On the record here, we are unable to conclude that the Bryceland snubbing rig was more comparable to the mobile workover rig than the well-drilling rig. All three types of rigs are transported to the worksite by truck. However, the mobile workover rig discussed in the Secretary’s directive remained attached to the truck during use; thus, remained “mobile.” In contrast, the snubbing rig at issue here and the well-drilling rig in Fred Wilson were both removed from their means of transport before use and required assembly over a two-day and several-day period, respectively, before each could be used to perform the task for which it was designed. Accordingly, we find that Brooks has not carried its burden of establishing that the snubbing rig was a “mobile structure” and, therefore, exempt from the cited standard’s requirements.

                                        Were the terms of the standard met? 

           The record establishes that there were a number of possible means of egress from the snubbing rig. The normal means of access to the snubbing basket was a ladder attached to the snubbing rig. FootnoteAnother ladder located about two feet from the basket was attached to Brooks’ well servicing rig, which was used to assist the snubbing rig. To reach the servicing rig’s ladder, an employee had to unhook two chains on the railing of the basket and step across to the ladder. Brooks’ expert testified that employees did this “routinely” and that it was not dangerous because the ladder extended out enough to allow an employee to take hold of it before stepping across the opening onto the ladder.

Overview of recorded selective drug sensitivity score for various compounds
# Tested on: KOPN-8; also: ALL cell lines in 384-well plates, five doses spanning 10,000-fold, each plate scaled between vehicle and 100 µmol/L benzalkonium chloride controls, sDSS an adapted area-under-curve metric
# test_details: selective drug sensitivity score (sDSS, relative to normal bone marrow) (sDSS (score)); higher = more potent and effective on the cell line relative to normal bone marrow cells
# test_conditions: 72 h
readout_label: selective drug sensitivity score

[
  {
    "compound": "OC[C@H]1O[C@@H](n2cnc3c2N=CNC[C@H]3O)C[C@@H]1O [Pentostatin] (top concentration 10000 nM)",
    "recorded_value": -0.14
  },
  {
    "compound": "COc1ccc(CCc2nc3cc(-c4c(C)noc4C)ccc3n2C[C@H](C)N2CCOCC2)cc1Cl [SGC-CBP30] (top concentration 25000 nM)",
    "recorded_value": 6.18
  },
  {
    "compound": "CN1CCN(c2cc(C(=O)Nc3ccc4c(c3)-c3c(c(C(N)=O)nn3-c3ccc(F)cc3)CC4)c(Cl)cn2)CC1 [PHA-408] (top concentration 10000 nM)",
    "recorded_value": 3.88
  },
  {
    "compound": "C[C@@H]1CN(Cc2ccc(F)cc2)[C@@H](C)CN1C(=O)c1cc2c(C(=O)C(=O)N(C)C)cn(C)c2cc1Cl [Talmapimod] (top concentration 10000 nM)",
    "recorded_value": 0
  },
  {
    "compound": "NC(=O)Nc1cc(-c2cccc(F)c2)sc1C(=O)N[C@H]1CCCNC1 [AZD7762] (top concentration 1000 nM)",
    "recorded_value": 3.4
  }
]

According to Sonat’s representative who was in charge of the wellsite, there were also three or four ropes tied to the railings of the snubbing basket the day before the explosion. FootnoteOne of the compliance officers stated that a number of employees told him that ropes had been attached to the basket for escape, but neither he nor the other inspector found any physical evidence of the ropes. That is not surprising, as the first compliance officer did not arrive at the site until four days after the explosion. By that time, both the snubbing rig and the BOP stack had been removed from the wellhead and placed on a flatbed truck. The other compliance officer, who arrived two days after that, admitted that the fire had burned for two days, that the heat was “pretty intense,” and that, “[i]t would be expected” that the ropes would be consumed in the fire.

Finally, there were two “geronimo” escape ropes attached to the derrick on Brooks’ well servicing rig adjacent to the snubbing rig. Those ropes passed about three feet above the guardrails on the snubbing basket and were staked at an angle to the ground below. The judge correctly noted that the record does not establish the exact angle of these ropes. We find, however, that the record does show that the normal industry practice is to stake them at approximately a two-to-one angle. In other words, if the ropes passed three feet above the railings, the stakes would be approximately 66 feet from the ground directly below the railings. Because there is no evidence that the normal practice was not followed here, it is reasonable to conclude that the two geronimo escape ropes were staked approximately 66 feet away. Footnote